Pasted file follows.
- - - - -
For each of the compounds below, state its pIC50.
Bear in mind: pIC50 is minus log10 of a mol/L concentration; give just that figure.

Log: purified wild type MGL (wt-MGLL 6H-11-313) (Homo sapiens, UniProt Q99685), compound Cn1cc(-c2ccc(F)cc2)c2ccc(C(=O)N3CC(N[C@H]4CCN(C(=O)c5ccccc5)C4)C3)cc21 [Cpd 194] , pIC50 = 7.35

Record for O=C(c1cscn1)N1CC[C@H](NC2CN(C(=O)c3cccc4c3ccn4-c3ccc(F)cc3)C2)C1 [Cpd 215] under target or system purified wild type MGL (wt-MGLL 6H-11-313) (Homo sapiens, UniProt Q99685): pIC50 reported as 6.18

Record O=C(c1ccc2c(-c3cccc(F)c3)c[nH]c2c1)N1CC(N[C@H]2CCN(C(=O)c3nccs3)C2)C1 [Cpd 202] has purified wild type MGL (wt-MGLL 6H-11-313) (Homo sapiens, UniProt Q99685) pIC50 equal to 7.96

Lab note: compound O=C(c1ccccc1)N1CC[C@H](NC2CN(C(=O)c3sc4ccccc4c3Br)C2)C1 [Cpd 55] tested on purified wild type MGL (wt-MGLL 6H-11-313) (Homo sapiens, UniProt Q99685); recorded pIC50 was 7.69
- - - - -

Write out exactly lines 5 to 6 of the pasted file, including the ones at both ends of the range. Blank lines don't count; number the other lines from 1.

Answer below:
Record O=C(c1ccc2c(-c3cccc(F)c3)c[nH]c2c1)N1CC(N[C@H]2CCN(C(=O)c3nccs3)C2)C1 [Cpd 202] has purified wild type MGL (wt-MGLL 6H-11-313) (Homo sapiens, UniProt Q99685) pIC50 equal to 7.96

Lab note: compound O=C(c1ccccc1)N1CC[C@H](NC2CN(C(=O)c3sc4ccccc4c3Br)C2)C1 [Cpd 55] tested on purified wild type MGL (wt-MGLL 6H-11-313) (Homo sapiens, UniProt Q99685); recorded pIC50 was 7.69